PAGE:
Aggie Weed Team represents at SWSS contest

By: Beth Ann Luedeker

Soil and Crop Sciences contact: Dr. Muthu Bagavathiannan, muthu.bagavathiannan@tamu.edu

Weed Science students and their coaches traveled to Vero Beach, Florida recently to represent Texas A&M University at the Southern Weed Science Society weed contest.
Drs. Muthu Bagavathiannan, Katherine Carson, and Vijay Singh coached two graduate teams and an undergraduate team for the contest. Thirteen teams, representing nine universities competed.

The 2017 Soil and Crop Sciences Weed Science Teams with their coaches were (left to right):Front row: Muthu Bagavathiannan (Coach), Josiane Argenta (MS), Kathy Carson (Coach); Middle row: Seth Abugho (PhD), Prabhu Govindasamy (PhD), Caitlin Lakey (BS), Susie Lin (BS), Taylor Thate (BS), Kaisa Werner (MS), Jennifer Dudak (BS), Rui Liu (PhD), Vijay Singh (Coach); Back row: Hao Sheng-Lin (BS), Blake Young (MS), Spencer Samuelson (PhD)

“Last year was our first year to compete, and we didn’t do so well,” said graduate student Seth Abugho. “This was a redemption year for us!”
And redemption they received, as one graduate team placed third overall. Abugho, who is working on his Ph.D. in weed science, was the third high individual overall out of sixty-six contestants.  Teammate Prabhu Govindasamy was the tenth place individual.
Spencer Samuelson and Blake Young rounded out the team, each making a substantial contribution to the team’s success.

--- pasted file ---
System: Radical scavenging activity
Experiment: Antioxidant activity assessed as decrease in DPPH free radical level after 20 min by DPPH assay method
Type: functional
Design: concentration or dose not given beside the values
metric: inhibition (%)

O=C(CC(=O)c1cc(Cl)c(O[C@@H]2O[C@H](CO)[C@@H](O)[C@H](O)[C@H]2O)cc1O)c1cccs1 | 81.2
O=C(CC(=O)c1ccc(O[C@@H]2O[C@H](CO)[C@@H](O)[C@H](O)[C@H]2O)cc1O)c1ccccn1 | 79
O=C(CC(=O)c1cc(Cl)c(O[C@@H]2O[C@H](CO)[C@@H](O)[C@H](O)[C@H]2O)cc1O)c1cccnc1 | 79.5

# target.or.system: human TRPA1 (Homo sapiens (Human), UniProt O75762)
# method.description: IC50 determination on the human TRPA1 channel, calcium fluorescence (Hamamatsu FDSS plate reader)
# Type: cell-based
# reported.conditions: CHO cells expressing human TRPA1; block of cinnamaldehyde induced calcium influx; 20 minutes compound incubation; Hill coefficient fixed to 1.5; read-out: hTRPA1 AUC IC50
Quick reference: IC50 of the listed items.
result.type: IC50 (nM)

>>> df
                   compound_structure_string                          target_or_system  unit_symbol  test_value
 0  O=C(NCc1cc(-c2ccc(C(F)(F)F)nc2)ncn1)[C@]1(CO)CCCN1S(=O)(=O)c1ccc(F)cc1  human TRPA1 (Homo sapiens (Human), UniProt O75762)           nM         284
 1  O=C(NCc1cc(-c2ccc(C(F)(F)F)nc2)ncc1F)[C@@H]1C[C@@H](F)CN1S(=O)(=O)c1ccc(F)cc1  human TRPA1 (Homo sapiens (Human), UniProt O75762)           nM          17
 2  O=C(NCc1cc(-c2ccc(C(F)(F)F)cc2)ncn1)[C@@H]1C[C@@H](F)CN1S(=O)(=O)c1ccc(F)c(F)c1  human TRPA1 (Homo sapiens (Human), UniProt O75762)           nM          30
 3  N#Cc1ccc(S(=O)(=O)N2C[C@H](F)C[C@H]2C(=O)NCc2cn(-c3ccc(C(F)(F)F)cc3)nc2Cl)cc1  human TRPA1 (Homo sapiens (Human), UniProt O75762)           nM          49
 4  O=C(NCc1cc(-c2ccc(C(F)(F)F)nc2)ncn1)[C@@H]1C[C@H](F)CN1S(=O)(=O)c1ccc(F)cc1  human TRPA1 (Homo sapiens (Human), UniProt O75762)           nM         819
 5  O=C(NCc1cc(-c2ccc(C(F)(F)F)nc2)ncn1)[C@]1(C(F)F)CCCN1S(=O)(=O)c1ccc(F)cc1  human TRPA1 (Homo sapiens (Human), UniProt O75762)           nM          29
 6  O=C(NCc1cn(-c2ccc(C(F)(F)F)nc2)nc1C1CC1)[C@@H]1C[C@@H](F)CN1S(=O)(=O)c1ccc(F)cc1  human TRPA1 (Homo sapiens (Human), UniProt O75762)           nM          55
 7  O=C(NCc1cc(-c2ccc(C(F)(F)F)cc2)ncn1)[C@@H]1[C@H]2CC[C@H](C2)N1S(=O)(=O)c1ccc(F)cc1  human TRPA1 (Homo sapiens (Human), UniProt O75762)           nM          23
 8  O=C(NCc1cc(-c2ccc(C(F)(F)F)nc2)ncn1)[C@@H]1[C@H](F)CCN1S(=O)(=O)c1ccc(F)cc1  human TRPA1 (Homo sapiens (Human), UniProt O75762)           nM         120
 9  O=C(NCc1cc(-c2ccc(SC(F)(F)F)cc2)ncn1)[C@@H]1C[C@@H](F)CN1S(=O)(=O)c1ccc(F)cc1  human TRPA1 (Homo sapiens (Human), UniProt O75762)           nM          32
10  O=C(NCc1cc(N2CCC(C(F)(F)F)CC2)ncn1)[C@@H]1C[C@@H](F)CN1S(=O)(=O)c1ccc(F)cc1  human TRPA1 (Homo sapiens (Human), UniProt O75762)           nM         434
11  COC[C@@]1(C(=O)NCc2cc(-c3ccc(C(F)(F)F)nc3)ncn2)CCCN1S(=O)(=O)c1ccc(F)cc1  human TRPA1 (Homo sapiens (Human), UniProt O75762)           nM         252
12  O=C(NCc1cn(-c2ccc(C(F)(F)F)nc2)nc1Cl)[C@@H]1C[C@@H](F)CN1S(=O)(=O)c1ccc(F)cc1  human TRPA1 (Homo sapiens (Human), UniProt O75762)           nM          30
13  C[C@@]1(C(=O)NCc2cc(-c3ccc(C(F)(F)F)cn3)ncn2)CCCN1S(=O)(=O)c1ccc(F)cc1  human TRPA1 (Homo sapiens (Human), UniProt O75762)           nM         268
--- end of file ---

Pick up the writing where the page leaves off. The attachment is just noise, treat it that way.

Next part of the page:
Other graduate students who competed were: Rui “Tabby” Liu, Kaisa Werner and Josiane Argenta.
Three universities  were represented in the undergraduate contest, where the Aggie team ended up on top.
Caitlin Lakey, a junior Agriculture Science major, was the high point individual overall. Hao Sheng-Lin, a senior Plant and Environmental Soil Science major,  finishing as the third high individual.
Rounding out the undergraduate team were: Susie Lin, Taylor Thate, and Jennifer Dudak.
The contest is made up of five sections: weed identification, herbicide symptomology, sprayer calibration, written calibration and farmer problem solving.
In weed identification, the students must identify 100 plant species from seeds to cotyledon stage.
For herbicide symptomology, 25 different herbicides are used on six crop species and seven weed species.  Contestants must identify the herbicide used based on the symptomology exhibited by the plants.
The farmer problem is a simulated problem solving situation in which the students talk to the “farmer”, and examine the field. Based on the plant symptomology and farm’s management history, the team members must determine the problem and suggest a solution.
This year’s team is sponsored by the Department of Soil and Crop Sciences, FMC, and Monsanto.